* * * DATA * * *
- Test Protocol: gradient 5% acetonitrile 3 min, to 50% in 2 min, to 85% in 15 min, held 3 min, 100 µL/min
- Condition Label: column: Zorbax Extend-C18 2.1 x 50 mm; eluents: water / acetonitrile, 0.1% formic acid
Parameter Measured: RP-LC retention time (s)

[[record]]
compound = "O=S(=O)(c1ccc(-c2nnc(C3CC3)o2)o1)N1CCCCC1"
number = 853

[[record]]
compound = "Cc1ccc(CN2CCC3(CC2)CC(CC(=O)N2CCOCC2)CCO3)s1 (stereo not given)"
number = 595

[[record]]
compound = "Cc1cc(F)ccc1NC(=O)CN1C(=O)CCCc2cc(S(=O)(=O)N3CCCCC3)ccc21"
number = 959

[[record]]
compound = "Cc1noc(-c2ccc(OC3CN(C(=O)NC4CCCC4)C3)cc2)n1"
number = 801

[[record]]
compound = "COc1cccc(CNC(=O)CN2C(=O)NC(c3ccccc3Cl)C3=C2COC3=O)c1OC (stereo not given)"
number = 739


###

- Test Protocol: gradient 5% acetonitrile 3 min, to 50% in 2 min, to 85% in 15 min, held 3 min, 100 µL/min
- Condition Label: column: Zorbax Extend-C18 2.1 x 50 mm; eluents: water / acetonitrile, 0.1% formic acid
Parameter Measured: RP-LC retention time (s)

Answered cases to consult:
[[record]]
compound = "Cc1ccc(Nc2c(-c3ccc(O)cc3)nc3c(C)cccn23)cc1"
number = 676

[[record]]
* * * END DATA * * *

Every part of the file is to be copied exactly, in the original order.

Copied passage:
- Test Protocol: gradient 5% acetonitrile 3 min, to 50% in 2 min, to 85% in 15 min, held 3 min, 100 µL/min
- Condition Label: column: Zorbax Extend-C18 2.1 x 50 mm; eluents: water / acetonitrile, 0.1% formic acid
Parameter Measured: RP-LC retention time (s)

[[record]]
compound = "O=S(=O)(c1ccc(-c2nnc(C3CC3)o2)o1)N1CCCCC1"
number = 853

[[record]]
compound = "Cc1ccc(CN2CCC3(CC2)CC(CC(=O)N2CCOCC2)CCO3)s1 (stereo not given)"
number = 595

[[record]]
compound = "Cc1cc(F)ccc1NC(=O)CN1C(=O)CCCc2cc(S(=O)(=O)N3CCCCC3)ccc21"
number = 959

[[record]]
compound = "Cc1noc(-c2ccc(OC3CN(C(=O)NC4CCCC4)C3)cc2)n1"
number = 801

[[record]]
compound = "COc1cccc(CNC(=O)CN2C(=O)NC(c3ccccc3Cl)C3=C2COC3=O)c1OC (stereo not given)"
number = 739


###

- Test Protocol: gradient 5% acetonitrile 3 min, to 50% in 2 min, to 85% in 15 min, held 3 min, 100 µL/min
- Condition Label: column: Zorbax Extend-C18 2.1 x 50 mm; eluents: water / acetonitrile, 0.1% formic acid
Parameter Measured: RP-LC retention time (s)

Answered cases to consult:
[[record]]
compound = "Cc1ccc(Nc2c(-c3ccc(O)cc3)nc3c(C)cccn23)cc1"
number = 676

[[record]]